Q: Levels of FDI into Romania have dropped significantly since the global financial crisis. Do you believe that they will grow again?

A: We are certain that Romania will register FDI growth in the future. Between 2012 and 2013, FDI grew by 26.8%. We are confident that we will continue this positive trend because right now Romania is characterised by political and economic stability. This year we eliminated or merged 92 special taxes in order to establish a more flexible fiscal and administrative framework. A new regulatory package was introduced which included decreasing the social insurance contribution for the employer by five percentage points and tax exemption for reinvested profit. These measures will play a key role in attracting new investors.


This year has seen Romania among the best-performing economies in the EU. In the first quarter of this year, Romania actually ranked first in the EU, with an advance of 3.8% [GDP] growth.

Q: What are the main reasons why Romania is an attractive idea for investment?

A: Alongside GDP growth, we have a budgetary deficit of 2.5% of GDP, with an estimate of 2% for 2014. Net public debt was estimated for 2013 at approximately 36.5% of the GDP and we have a flat tax of 16%. In the first half of this year, exports increased by 7.6% compared with the same period last year, industrial production was up by 9.1% for the same period, and turnover in retail trade by 8.6%.

Though we do not offer state guarantees for investment projects, in 2013 €215m was granted for state aid schemes. For 2014 to 2020, more than 150 companies that create new jobs and invest a minimum of €20m will receive financing through a state aid scheme. At the same time, incentives for agriculture increased from €139 per hectare in 2013 to €159 in 2014. Companies that operate in the innovation sector can benefit from a 50% deduction in the eligible expenditure in research and development activities. Local authorities also have incentives such as exemption from land tax for industrial parks and exemption from tax on buildings that are part of the industrial park infrastructure.

Q: Which sectors do you think are particularly successful in the Romanian economy, and why?

A: Industry is one of our strengths, accounting for 32% of GDP, through a combination of the skilled labour force, specialists, our geostrategic positioning, the natural and energy resources and access to the Black Sea. For example, Romania is the fourth largest automotive producer in eastern Europe; it is an export-oriented sector and we have qualified personnel supplied by 11 technical universities. Also, in IT and computing, we are already a regional pole for companies such as Huawei, Oracle and Microsoft, and there are structural funds granted for this sector.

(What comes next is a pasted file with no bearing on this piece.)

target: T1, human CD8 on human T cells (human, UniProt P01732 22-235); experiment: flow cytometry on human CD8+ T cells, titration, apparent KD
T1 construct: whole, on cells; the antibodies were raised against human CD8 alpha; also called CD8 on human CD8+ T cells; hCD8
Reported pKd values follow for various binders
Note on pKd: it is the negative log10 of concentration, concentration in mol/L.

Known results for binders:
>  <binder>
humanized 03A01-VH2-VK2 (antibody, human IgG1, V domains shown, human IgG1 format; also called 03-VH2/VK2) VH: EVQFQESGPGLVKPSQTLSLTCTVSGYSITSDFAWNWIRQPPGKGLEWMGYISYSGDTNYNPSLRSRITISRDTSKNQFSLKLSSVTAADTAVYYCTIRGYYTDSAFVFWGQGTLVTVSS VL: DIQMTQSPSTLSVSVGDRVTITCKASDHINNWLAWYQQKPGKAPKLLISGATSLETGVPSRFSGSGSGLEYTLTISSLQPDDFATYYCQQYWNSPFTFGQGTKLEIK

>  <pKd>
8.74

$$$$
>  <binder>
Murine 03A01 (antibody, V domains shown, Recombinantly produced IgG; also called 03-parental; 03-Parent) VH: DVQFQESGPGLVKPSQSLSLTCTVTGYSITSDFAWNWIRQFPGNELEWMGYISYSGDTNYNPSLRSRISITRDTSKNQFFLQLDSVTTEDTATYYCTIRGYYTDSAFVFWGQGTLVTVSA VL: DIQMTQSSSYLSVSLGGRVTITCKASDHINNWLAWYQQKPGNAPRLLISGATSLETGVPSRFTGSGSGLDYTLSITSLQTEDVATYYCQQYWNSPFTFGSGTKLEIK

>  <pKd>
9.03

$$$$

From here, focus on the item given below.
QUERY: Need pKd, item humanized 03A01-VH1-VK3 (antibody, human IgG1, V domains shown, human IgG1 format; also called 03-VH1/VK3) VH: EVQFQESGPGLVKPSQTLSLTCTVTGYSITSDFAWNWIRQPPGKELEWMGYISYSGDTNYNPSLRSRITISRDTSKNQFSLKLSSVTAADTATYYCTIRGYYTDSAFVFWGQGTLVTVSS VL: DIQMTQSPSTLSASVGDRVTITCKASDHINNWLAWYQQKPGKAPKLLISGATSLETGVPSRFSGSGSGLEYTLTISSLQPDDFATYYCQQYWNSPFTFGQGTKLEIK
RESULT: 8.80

In energy, we are the leading producer of oil and natural gas in central and eastern Europe. In food and agriculture, we have 9.4 million arable hectares (about 40% of the country) with a high potential for organic products. Romania is one of the largest wine producers globally – fifth in the world, with one of the oldest traditions in wine production. We are also the second largest corn producer in the EU.

Q: Which sectors do you think need FDI the most and why?

A: As a member of the EU, we share the EU’s concerns including the growing energy dependence on countries outside the EU, the decrease in competitiveness of European products due to high energy costs and the need to develop the small and medium-sized enterprises sector, which is the engine for growth of national economies. We have an ageing energy infrastructure (both power plants and networks), and we need to ensure that we transition to a low-carbon economy to avoid the consequences of global warming. Given the geopolitical context, energy security is critical. We are an important energy producer and we need interconnections to export this energy. We also need to modernise the mining sector to meet EU environment regulations.